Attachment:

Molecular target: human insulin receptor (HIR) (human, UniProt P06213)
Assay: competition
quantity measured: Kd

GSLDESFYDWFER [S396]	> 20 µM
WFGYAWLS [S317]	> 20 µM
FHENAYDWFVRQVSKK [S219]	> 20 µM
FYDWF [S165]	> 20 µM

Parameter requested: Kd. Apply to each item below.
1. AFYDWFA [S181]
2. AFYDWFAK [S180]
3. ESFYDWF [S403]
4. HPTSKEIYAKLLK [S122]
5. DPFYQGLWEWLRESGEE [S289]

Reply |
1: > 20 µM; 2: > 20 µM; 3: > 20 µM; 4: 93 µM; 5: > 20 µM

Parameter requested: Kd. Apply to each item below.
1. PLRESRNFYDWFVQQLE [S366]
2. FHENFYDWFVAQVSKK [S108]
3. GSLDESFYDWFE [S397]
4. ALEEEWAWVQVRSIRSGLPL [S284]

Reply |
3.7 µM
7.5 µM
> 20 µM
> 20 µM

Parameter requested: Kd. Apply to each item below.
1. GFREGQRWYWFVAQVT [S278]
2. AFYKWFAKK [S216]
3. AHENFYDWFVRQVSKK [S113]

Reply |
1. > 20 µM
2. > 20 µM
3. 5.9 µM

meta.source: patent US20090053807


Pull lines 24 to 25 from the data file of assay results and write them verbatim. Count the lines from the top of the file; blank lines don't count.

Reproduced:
> 20 µM
> 20 µM